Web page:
One of the tactics of the evil one is to fill our hearts with worldly anxiety so that we lose touch with the Word sown in our hearts.  Worldly anxiety might be worrying about a sickness, or constantly being anxious about what others think of me.  It might be the desire for nice stuff or the greed to be more successful than everyone else.  Worldly anxiety leads us to be so focused on our problems that we lose our focus on God.

The danger is this.  God speaks constantly, but his Word can be blocked in so many ways.

In 2004, I was working at the North American College in Rome, and we took a summer trip to El Salvador with seven seminarians.  One day we visited the auxiliary bishop of San Salvador, Gregorio Rosa Chavez.  He said that he had recently been in Washington, D.C. to speak to the U.S. bishops.  One of the seminarians asked him what he thought about the U.S.  He responded, “It is a country that has so much noise that there is little room to hear the Word of God.”  He said that in 2004.  How the words and noise have multiplied since then!

Does your use of a cell phone drown out God’s Word?  I’m not saying that cell phone use is evil.  Using social media does not necessarily block God from speaking to you.  But it can, especially if it becomes an addiction which is true for many people.  It can, if all those words leave no room for God’s Word.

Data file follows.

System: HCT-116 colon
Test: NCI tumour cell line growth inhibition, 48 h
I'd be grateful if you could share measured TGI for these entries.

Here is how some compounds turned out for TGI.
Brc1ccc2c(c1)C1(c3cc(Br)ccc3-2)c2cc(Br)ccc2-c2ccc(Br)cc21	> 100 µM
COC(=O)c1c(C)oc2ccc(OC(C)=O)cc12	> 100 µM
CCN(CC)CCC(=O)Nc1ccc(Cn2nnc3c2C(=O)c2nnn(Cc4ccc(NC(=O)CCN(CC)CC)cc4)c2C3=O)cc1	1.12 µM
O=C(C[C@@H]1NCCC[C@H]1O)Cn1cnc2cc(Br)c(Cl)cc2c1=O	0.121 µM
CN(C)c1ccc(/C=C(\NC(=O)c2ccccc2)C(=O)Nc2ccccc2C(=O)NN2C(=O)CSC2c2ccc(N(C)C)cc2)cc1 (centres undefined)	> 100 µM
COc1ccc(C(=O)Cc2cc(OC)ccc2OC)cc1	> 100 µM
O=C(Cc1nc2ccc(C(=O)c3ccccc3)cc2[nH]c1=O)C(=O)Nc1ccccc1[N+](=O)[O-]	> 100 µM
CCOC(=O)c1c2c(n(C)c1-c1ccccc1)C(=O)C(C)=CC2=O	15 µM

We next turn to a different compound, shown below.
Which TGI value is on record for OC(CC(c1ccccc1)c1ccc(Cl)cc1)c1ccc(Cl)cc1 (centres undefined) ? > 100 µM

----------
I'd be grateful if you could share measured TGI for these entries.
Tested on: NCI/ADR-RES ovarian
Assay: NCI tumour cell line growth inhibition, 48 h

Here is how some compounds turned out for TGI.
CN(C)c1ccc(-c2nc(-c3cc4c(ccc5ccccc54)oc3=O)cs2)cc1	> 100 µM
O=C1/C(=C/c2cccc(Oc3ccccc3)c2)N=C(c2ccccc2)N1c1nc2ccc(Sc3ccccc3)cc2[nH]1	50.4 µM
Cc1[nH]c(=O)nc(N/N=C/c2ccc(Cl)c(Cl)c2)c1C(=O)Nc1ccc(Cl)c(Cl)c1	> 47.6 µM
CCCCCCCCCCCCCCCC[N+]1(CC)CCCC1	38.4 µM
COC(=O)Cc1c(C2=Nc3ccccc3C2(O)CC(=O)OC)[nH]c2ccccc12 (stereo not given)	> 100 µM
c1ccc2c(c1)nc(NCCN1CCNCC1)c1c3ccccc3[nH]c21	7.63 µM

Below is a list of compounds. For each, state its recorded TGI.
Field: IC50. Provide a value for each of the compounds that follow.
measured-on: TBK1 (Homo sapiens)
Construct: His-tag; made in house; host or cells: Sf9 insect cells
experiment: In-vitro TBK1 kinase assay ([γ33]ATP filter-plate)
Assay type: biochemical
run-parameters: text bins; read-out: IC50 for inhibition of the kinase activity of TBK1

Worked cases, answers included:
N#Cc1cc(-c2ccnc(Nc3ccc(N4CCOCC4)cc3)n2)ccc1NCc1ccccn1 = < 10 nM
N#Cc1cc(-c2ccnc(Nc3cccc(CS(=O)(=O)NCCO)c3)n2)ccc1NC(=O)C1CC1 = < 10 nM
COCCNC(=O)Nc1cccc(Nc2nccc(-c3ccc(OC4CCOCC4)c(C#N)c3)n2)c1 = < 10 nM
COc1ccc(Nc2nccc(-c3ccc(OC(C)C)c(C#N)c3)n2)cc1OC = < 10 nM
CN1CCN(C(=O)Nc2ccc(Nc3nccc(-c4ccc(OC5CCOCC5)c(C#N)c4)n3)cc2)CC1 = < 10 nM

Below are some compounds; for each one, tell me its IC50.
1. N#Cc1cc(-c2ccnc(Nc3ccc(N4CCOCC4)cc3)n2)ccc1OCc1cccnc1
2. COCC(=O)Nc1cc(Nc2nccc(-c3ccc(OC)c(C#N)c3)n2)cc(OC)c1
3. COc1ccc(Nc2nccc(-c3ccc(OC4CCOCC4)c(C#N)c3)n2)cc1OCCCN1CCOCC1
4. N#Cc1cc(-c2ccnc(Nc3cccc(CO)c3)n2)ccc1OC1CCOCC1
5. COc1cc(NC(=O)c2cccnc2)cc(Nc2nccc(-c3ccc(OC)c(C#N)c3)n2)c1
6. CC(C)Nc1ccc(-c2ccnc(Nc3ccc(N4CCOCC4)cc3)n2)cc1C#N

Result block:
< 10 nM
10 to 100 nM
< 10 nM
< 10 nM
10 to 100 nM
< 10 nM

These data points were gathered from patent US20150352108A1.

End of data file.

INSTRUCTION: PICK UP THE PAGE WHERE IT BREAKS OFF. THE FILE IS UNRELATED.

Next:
The main question is this:  Am I always listening for God to speak?  In everything, do I listen for his voice?

As I send a message on the phone, am I prayerfully thinking how God would want me to speak?  Words can wound or bring healing.  They can build up people or tear them down.  I not only need to LISTEN for God’s Word, but I am called to be an AGENT of that word.  I am called to speak God’s word of hope to others.

Three weeks ago Pope Francis made Bishop Rosa Chavez a Cardinal.  One reason is because he speaks words of hope to the poor.  He visits Washington, D.C. to visit more than 250,000 Salvadorans who live there because they have fled the violence in El Salvador.  In 2016, it was named the world’s most deadly country outside a war zone because of its homicide rate, with rampant gangs terrorizing people, driving many to seek refuge abroad.  Many of the Latino people living in this state come here because of similar struggles to survive.  Teens have left El Salvador on their own, without any family members, because of the violence.  Do we speak a word of hope to them?   Or look at them with disdain, without any concern for their situation?

God’s Word is so powerful, if only we receive it with humble hearts.  The seed that falls on rich soil produces a hundredfold.  Do you know that the average yield for wheat is over 100 times what is sown?  Every seed of wheat planted by a farmer yields about 110 seeds.

Seeds have such power to produce.  And the seed of God’s Word is even more potent!  It heals people….. It is stronger than Satan…… It gives martyrs hope beyond death.